EDITOR’S NOTE: Since this interview was originally posted, Diaz has returned to the Atlanta Braves.

Somehow, you’d think having just under a .300 career batting average might qualify a Major League player for superstar status. But somehow, Pittsburgh Pirates outfielder Matt Diaz (pronounced DIE-az) has spent nine seasons well below the radar. And that’s okay with him.

Diaz, who happens to be the brother of national Christian recording artist Jonny Diaz, is happy to be a productive team player and more importantly someone whom teammates and fans alike can look to as an example of God’s love. In this interview, Diaz talks to me about eternal perspective, evangelism and exemplifying Christ by giving everything he’s got on the field:

Bonham: How did you become a Christian?

Diaz: I grew up in a ministry family. My dad was a preacher. I received Christ at a Dawson McCallister meeting when I was 13 years old, but I didn’t ask Him to be my Lord until I was 19. I remember when I was unpacking luggage and settling into in my college dorm. I saw a Bible my mom had packed for me. Everything I read that night hit me in the face. I randomly opened it to the passages in Revelation about being lukewarm. I realized that I had been living lukewarm. I wanted the best of both worlds. I wanted to fit in. And there’s nothing wrong with fitting in if it’s within God’s will, but I wasn’t willing to sacrifice the things that I wanted. That’s when my faith became real to me.

Bonham: What is a biblical principle that guides your life?

Matt Diaz (Photo by David Carlson/MLB Photos via Getty Images)

Diaz: What I love about the Bible is that it’s a group of stories but it’s all telling one main story. It’s about Jesus Christ. The story is not about me. That takes a lot of the pressure off me, but it also puts the responsibility on me to point people to who the true story is about. It’s given me an eternal perspective on things. With baseball, it helps because I know that this isn’t all there is in life. If I have a great game, I don’t get too high. If I have a terrible game, I don’t get too low. I know that there’s more to this life and we were created for more than just to play a game.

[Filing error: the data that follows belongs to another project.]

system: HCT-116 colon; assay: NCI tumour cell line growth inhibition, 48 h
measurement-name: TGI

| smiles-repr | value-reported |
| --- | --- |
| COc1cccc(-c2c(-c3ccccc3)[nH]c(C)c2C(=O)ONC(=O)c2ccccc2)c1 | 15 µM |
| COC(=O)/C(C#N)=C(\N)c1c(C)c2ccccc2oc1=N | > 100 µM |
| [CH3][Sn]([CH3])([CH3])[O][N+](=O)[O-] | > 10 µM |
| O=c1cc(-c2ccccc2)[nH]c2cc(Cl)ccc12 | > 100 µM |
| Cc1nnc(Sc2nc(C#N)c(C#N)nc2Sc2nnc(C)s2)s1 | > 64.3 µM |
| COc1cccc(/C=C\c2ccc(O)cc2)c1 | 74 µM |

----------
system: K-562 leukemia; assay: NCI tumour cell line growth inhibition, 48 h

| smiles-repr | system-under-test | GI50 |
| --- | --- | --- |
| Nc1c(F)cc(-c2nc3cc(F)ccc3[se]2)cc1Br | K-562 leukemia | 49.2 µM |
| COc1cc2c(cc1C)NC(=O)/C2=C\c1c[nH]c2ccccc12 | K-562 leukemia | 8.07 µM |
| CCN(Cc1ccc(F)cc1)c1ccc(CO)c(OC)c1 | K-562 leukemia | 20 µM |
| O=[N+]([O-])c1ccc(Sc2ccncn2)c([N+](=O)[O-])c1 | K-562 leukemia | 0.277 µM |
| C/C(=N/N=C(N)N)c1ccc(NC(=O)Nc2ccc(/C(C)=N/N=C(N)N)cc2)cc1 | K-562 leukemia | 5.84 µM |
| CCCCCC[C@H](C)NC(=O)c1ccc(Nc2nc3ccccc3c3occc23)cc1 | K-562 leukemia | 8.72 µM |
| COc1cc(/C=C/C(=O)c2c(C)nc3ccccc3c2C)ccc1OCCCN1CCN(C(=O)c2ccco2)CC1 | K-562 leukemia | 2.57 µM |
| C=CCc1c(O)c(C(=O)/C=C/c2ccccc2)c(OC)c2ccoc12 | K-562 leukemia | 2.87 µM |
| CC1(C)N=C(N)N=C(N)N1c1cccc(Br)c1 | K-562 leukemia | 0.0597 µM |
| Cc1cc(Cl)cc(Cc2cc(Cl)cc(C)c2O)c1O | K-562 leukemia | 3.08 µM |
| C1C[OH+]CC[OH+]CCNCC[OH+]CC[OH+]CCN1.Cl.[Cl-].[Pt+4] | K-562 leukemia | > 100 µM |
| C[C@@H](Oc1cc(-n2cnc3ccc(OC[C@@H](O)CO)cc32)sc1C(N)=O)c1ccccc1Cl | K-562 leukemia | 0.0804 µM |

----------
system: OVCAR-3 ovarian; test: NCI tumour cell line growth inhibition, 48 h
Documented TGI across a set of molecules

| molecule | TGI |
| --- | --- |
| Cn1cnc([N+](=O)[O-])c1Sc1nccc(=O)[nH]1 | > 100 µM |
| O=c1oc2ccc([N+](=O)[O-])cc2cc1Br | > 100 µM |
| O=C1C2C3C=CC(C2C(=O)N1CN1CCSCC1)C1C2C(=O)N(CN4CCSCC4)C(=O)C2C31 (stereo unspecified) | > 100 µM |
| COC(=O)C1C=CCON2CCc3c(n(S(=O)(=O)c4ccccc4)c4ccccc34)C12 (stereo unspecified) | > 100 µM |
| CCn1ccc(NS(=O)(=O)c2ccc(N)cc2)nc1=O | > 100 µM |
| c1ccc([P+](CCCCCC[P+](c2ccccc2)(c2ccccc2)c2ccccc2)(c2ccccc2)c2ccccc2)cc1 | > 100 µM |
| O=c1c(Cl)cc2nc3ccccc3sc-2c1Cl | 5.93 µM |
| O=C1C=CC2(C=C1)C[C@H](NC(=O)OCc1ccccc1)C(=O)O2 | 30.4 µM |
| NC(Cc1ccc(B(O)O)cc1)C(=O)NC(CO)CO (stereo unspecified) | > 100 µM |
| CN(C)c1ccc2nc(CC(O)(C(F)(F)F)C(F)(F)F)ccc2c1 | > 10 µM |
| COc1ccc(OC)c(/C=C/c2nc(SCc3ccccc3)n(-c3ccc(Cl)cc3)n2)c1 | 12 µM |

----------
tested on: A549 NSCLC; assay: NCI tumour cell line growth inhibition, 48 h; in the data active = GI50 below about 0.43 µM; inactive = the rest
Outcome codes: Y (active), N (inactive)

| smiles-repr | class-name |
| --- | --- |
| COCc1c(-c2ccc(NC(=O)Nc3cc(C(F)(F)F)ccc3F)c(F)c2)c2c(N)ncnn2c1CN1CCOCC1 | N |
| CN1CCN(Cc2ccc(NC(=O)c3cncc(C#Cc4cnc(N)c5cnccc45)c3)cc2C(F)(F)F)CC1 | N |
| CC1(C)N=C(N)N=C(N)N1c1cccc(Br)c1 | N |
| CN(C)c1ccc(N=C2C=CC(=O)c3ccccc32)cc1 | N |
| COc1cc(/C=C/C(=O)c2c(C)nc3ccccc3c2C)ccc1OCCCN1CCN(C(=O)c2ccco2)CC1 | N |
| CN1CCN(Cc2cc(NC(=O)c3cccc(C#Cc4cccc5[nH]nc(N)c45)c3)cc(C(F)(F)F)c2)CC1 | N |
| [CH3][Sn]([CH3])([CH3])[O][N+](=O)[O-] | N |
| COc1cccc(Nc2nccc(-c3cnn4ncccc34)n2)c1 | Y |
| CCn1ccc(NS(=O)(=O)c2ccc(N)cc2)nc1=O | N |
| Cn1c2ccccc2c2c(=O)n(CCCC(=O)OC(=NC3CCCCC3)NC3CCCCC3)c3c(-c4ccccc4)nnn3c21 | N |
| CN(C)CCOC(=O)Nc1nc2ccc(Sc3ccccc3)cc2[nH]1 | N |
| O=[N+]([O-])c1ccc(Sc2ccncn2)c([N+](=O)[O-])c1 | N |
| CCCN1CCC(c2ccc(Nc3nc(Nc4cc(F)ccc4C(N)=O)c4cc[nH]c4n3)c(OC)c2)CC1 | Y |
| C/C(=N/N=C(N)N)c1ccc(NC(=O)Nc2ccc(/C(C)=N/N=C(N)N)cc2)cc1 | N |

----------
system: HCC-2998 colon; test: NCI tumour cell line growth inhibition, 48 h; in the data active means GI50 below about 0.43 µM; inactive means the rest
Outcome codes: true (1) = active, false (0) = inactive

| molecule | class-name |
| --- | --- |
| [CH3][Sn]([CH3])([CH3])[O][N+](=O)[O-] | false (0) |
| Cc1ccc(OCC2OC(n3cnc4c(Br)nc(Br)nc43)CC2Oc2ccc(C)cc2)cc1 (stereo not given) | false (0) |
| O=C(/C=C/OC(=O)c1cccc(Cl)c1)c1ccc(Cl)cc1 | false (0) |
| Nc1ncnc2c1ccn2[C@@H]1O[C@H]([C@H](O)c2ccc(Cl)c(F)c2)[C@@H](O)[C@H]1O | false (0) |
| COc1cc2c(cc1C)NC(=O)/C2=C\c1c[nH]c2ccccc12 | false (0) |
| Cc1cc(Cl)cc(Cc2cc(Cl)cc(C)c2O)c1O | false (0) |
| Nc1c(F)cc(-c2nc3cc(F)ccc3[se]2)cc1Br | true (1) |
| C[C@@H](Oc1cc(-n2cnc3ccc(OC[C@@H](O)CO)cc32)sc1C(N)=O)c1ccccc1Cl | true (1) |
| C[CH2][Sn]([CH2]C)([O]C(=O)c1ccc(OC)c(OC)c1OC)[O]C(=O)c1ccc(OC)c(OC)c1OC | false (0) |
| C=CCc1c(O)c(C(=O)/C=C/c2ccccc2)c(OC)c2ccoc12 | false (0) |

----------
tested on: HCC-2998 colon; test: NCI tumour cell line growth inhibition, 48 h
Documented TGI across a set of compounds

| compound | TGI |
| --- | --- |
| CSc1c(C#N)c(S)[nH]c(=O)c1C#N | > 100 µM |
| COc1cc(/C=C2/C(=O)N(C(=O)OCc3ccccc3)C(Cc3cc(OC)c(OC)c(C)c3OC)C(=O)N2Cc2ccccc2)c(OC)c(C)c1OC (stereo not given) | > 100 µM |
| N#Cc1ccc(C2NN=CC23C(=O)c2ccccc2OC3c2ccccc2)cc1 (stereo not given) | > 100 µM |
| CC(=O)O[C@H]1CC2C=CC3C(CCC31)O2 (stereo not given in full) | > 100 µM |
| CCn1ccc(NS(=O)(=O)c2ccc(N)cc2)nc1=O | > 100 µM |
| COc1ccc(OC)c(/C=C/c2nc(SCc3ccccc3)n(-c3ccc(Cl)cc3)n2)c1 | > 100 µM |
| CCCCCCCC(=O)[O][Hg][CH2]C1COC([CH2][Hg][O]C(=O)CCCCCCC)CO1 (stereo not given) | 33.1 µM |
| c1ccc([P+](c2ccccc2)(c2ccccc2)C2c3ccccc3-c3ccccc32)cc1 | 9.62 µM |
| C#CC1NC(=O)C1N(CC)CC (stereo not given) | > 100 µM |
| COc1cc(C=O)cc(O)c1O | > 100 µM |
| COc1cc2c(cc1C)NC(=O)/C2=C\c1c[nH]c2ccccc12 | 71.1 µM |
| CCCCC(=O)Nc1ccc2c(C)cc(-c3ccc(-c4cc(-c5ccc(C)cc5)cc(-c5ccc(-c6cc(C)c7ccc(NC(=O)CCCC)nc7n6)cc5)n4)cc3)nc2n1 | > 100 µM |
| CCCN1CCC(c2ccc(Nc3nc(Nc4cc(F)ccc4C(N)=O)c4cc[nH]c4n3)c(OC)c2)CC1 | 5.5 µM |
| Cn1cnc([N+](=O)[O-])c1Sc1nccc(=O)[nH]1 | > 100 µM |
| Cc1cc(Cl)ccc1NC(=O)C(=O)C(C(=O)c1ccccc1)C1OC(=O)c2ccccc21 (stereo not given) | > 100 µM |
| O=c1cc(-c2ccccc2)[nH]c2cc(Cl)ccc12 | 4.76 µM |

Bonham: What’s your favorite Bible verse?

Diaz: Philippians 1:6. “Being confident of this, that he who began a good work in you will carry it on to completion until the day of Christ Jesus.” That goes back to that eternal perspective. God has made some promises and He’s never broken one yet. I get to live assured that He’s going to keep His promises. It has to be (my favorite verse). I have it tattooed on my left arm. My wife would kill me if I said anything else. It’s a daily reminder. That was the only way I could get the tattoo.

Bonham: How do you deal with the ups and downs of baseball?

Diaz: I’ve been sent down to the minor leagues six or seven times in my career. You’ve just got to have that stability. It’s huge. It’s comforting. And it’s reassuring. To be part of something in this world that’s constantly changing like baseball, it’s awesome to have your hope anchored in something that’s so stable.

Bonham: How do you approach your call as a Christian to reach out to those who don’t believe in Jesus?

Diaz: We Christians sometimes think we need a plan for evangelism. I don’t think Jesus had an evangelism plan. I think He just interacted with the people He came into contact with. That’s what I try to do. I just try to find ways to love the people that I’m around. It’s hard sometimes because I’m selfish and I want to focus inwardly but when I can fight against that and look at other people’s needs, it’s really a stark contrast to what people are used to in such a selfish environment. It’s really an effective evangelism tool. Who would have known that Jesus knew what He was talking about?

Bonham: Does the fact that fans are watching and know you are a Christian change the way you conduct your business?

Diaz: If I break up a double play with a hard slide, people will say, “What would Jesus do?” I’ll tell them, “He would have planted them into the outfield wall.” My Jesus cleared the temple too. That doesn’t mean He lost His cool. It was calculated and He did what He needed to be done to represent His Father. Jesus is my role model and He is whom I try to follow. Everything I do, I know I’m representing Him. Does it mean I do it well all the time? No. But I do ask for forgiveness for the times I bring Him a bad name.

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